Group 1 elements react with moist air. They are stored in oil to stop air and water vapour coming into contact with them. Moist air reacts with potassium to form potassium oxide. This creates a layer over the surface of the metal.
The alkali metals react with water to produce a metal hydroxide and hydrogen. For example, sodium reacts with water:
sodium + water → sodium hydroxide + hydrogen
2Na(s) + 2H2O(l) → 2NaOH(aq) + H2(g)
potassium + water → potassium hydroxide + hydrogen
2K(s) + 2H2O(l) → 2KOH(aq) + H2(g)
The table shows the main observations when lithium, sodium and potassium are added to water.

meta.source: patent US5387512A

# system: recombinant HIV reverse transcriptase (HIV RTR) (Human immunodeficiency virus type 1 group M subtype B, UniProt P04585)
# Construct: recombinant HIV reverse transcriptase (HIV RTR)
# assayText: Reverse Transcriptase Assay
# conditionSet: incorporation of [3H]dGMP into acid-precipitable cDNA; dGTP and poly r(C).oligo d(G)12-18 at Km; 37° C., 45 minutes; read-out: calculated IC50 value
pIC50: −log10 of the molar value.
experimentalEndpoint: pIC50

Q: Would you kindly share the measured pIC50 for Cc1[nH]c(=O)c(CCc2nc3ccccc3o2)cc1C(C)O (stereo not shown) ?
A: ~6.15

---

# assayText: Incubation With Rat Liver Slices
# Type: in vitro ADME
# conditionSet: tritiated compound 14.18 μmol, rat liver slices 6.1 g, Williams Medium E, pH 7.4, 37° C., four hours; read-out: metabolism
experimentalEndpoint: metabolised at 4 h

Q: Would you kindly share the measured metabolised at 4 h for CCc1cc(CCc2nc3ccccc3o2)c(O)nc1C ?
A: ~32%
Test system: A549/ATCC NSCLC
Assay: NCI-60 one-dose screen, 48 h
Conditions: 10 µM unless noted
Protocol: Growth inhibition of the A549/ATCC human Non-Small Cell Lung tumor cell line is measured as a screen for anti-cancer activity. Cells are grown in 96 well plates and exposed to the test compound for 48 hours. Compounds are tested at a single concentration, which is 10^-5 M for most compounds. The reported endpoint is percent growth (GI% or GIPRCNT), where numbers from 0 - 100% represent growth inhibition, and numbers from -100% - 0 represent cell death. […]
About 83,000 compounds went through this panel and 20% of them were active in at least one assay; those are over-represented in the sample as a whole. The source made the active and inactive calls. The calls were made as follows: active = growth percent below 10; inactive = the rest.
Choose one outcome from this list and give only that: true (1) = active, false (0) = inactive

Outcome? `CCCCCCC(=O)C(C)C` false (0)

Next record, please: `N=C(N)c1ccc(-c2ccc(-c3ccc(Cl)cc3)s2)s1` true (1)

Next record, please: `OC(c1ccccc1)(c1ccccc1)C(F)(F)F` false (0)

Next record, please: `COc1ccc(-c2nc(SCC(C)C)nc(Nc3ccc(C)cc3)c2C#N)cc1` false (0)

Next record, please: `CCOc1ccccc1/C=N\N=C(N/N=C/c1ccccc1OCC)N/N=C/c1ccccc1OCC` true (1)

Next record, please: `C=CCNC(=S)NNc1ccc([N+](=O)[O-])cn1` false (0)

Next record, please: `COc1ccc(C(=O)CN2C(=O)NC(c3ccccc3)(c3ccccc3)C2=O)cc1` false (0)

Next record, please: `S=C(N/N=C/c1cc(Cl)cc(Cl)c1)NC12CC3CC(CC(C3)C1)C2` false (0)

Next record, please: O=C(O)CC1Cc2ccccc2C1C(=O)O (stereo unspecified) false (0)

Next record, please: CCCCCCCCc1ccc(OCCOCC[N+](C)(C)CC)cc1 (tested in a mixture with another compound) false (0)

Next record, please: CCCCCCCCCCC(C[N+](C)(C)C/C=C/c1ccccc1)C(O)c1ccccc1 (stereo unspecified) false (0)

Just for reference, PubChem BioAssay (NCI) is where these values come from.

These observations may be used to find a pattern in the reactivity of the group 1 elements.
These observations show that the reactivity of these metals increases going down the group.
|Group 1 element||Observations|
|Lithium, Li||Fizzes steadily, and slowly becomes smaller until it has all reacted|
|Sodium, Na||Melts to form a ball, fizzes rapidly, and quickly becomes smaller until it disappears|
|Potassium, K||Quickly melts to form a ball, burns violently with sparks and a lilac flame, and reacts rapidly, often with a small explosion|
Rubidium is placed below potassium in group 1. Predict what is seen when rubidium is added to water.
Rubidium should melt very quickly. It should burn very violently, and react almost instantly with an explosion.
Sodium + chlorine → sodium chloride
2Na(s) + Cl2(g) → 2NaCl(s)
The reactions get more vigorous going down the group.